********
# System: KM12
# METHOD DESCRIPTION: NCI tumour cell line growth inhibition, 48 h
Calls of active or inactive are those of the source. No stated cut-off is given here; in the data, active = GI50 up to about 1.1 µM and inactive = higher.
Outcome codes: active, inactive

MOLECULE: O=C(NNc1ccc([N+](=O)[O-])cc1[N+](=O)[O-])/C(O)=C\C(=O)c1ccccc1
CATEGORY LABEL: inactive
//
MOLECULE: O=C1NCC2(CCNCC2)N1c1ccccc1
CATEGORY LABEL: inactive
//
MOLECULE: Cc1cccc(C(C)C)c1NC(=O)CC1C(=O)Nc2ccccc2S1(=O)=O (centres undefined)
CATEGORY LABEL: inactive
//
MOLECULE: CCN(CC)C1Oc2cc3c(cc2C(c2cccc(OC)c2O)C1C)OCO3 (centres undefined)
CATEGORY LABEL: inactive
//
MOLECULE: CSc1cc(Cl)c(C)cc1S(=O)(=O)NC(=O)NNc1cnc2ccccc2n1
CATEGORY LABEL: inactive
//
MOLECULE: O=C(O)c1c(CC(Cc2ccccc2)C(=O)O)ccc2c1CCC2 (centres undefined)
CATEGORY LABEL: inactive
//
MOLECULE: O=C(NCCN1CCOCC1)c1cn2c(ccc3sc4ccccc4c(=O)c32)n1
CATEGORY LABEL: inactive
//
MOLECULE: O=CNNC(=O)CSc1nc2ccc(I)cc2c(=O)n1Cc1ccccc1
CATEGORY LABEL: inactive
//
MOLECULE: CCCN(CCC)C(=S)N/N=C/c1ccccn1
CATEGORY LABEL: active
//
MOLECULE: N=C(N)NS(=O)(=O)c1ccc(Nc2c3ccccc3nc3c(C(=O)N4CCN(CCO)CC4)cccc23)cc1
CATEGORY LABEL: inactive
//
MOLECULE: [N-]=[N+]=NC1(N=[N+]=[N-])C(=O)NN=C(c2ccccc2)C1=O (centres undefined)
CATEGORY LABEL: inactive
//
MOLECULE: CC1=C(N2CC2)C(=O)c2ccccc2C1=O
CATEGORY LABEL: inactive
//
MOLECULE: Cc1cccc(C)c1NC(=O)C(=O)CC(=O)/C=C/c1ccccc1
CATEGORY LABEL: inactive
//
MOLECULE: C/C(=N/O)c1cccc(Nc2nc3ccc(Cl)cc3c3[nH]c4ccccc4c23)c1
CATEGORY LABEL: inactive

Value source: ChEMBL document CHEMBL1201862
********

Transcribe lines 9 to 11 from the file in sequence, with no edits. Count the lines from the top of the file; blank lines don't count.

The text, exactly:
CATEGORY LABEL: inactive
//
MOLECULE: Cc1cccc(C(C)C)c1NC(=O)CC1C(=O)Nc2ccccc2S1(=O)=O (centres undefined)